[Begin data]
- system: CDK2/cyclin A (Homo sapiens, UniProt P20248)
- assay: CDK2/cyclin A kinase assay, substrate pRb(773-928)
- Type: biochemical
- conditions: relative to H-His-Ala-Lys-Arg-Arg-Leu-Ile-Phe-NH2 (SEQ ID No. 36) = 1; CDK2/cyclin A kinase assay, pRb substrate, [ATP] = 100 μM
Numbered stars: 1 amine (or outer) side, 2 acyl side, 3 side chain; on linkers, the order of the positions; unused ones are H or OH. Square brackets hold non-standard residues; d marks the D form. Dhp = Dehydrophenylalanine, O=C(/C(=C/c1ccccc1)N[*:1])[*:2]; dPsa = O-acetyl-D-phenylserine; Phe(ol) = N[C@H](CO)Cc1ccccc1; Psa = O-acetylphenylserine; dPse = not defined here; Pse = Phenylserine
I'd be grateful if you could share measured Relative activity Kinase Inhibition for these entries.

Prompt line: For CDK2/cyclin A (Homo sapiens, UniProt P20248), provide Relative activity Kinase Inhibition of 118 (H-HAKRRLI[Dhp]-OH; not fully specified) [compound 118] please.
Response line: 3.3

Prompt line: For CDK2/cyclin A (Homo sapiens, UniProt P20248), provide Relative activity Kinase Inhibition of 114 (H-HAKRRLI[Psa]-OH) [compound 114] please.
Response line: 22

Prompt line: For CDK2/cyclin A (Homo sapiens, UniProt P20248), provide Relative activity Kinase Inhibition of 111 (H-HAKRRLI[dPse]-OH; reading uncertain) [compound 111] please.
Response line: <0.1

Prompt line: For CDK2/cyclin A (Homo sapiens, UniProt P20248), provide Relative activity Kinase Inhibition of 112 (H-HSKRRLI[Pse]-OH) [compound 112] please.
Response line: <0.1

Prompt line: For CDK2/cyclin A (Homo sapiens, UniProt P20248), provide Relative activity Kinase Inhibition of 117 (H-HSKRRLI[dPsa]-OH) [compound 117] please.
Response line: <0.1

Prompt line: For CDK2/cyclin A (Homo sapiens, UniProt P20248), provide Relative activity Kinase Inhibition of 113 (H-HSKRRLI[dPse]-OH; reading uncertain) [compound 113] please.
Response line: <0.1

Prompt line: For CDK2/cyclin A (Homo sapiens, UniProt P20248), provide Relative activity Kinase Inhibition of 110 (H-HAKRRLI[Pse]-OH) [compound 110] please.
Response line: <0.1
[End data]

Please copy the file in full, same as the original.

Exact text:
- system: CDK2/cyclin A (Homo sapiens, UniProt P20248)
- assay: CDK2/cyclin A kinase assay, substrate pRb(773-928)
- Type: biochemical
- conditions: relative to H-His-Ala-Lys-Arg-Arg-Leu-Ile-Phe-NH2 (SEQ ID No. 36) = 1; CDK2/cyclin A kinase assay, pRb substrate, [ATP] = 100 μM
Numbered stars: 1 amine (or outer) side, 2 acyl side, 3 side chain; on linkers, the order of the positions; unused ones are H or OH. Square brackets hold non-standard residues; d marks the D form. Dhp = Dehydrophenylalanine, O=C(/C(=C/c1ccccc1)N[*:1])[*:2]; dPsa = O-acetyl-D-phenylserine; Phe(ol) = N[C@H](CO)Cc1ccccc1; Psa = O-acetylphenylserine; dPse = not defined here; Pse = Phenylserine
I'd be grateful if you could share measured Relative activity Kinase Inhibition for these entries.

Prompt line: For CDK2/cyclin A (Homo sapiens, UniProt P20248), provide Relative activity Kinase Inhibition of 118 (H-HAKRRLI[Dhp]-OH; not fully specified) [compound 118] please.
Response line: 3.3

Prompt line: For CDK2/cyclin A (Homo sapiens, UniProt P20248), provide Relative activity Kinase Inhibition of 114 (H-HAKRRLI[Psa]-OH) [compound 114] please.
Response line: 22

Prompt line: For CDK2/cyclin A (Homo sapiens, UniProt P20248), provide Relative activity Kinase Inhibition of 111 (H-HAKRRLI[dPse]-OH; reading uncertain) [compound 111] please.
Response line: <0.1

Prompt line: For CDK2/cyclin A (Homo sapiens, UniProt P20248), provide Relative activity Kinase Inhibition of 112 (H-HSKRRLI[Pse]-OH) [compound 112] please.
Response line: <0.1

Prompt line: For CDK2/cyclin A (Homo sapiens, UniProt P20248), provide Relative activity Kinase Inhibition of 117 (H-HSKRRLI[dPsa]-OH) [compound 117] please.
Response line: <0.1

Prompt line: For CDK2/cyclin A (Homo sapiens, UniProt P20248), provide Relative activity Kinase Inhibition of 113 (H-HSKRRLI[dPse]-OH; reading uncertain) [compound 113] please.
Response line: <0.1

Prompt line: For CDK2/cyclin A (Homo sapiens, UniProt P20248), provide Relative activity Kinase Inhibition of 110 (H-HAKRRLI[Pse]-OH) [compound 110] please.
Response line: <0.1